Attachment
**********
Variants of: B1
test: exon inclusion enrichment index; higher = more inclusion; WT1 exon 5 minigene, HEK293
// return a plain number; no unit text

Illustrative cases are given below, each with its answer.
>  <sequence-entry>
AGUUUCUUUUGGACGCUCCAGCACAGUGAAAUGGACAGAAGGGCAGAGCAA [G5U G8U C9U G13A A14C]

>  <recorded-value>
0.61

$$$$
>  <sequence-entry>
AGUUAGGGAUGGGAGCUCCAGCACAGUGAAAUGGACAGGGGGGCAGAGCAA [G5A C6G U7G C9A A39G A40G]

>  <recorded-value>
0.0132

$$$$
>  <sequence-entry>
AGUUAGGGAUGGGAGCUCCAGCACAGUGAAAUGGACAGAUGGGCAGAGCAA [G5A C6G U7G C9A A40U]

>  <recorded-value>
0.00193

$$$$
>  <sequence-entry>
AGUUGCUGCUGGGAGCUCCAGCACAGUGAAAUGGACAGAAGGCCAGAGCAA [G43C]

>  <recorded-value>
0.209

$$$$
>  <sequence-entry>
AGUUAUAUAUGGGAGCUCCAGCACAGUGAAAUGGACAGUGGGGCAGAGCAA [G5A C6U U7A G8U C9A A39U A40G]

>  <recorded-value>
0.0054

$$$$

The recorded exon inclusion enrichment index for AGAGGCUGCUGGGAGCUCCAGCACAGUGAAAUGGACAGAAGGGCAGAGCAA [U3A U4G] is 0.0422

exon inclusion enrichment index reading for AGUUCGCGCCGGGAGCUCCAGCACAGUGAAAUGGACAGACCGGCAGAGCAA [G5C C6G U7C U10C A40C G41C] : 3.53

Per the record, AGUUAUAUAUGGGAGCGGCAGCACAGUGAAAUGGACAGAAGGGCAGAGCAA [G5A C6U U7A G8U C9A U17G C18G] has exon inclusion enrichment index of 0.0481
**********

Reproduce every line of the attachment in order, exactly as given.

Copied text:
Variants of: B1
test: exon inclusion enrichment index; higher = more inclusion; WT1 exon 5 minigene, HEK293
// return a plain number; no unit text

Illustrative cases are given below, each with its answer.
>  <sequence-entry>
AGUUUCUUUUGGACGCUCCAGCACAGUGAAAUGGACAGAAGGGCAGAGCAA [G5U G8U C9U G13A A14C]

>  <recorded-value>
0.61

$$$$
>  <sequence-entry>
AGUUAGGGAUGGGAGCUCCAGCACAGUGAAAUGGACAGGGGGGCAGAGCAA [G5A C6G U7G C9A A39G A40G]

>  <recorded-value>
0.0132

$$$$
>  <sequence-entry>
AGUUAGGGAUGGGAGCUCCAGCACAGUGAAAUGGACAGAUGGGCAGAGCAA [G5A C6G U7G C9A A40U]

>  <recorded-value>
0.00193

$$$$
>  <sequence-entry>
AGUUGCUGCUGGGAGCUCCAGCACAGUGAAAUGGACAGAAGGCCAGAGCAA [G43C]

>  <recorded-value>
0.209

$$$$
>  <sequence-entry>
AGUUAUAUAUGGGAGCUCCAGCACAGUGAAAUGGACAGUGGGGCAGAGCAA [G5A C6U U7A G8U C9A A39U A40G]

>  <recorded-value>
0.0054

$$$$

The recorded exon inclusion enrichment index for AGAGGCUGCUGGGAGCUCCAGCACAGUGAAAUGGACAGAAGGGCAGAGCAA [U3A U4G] is 0.0422

exon inclusion enrichment index reading for AGUUCGCGCCGGGAGCUCCAGCACAGUGAAAUGGACAGACCGGCAGAGCAA [G5C C6G U7C U10C A40C G41C] : 3.53

Per the record, AGUUAUAUAUGGGAGCGGCAGCACAGUGAAAUGGACAGAAGGGCAGAGCAA [G5A C6U U7A G8U C9A U17G C18G] has exon inclusion enrichment index of 0.0481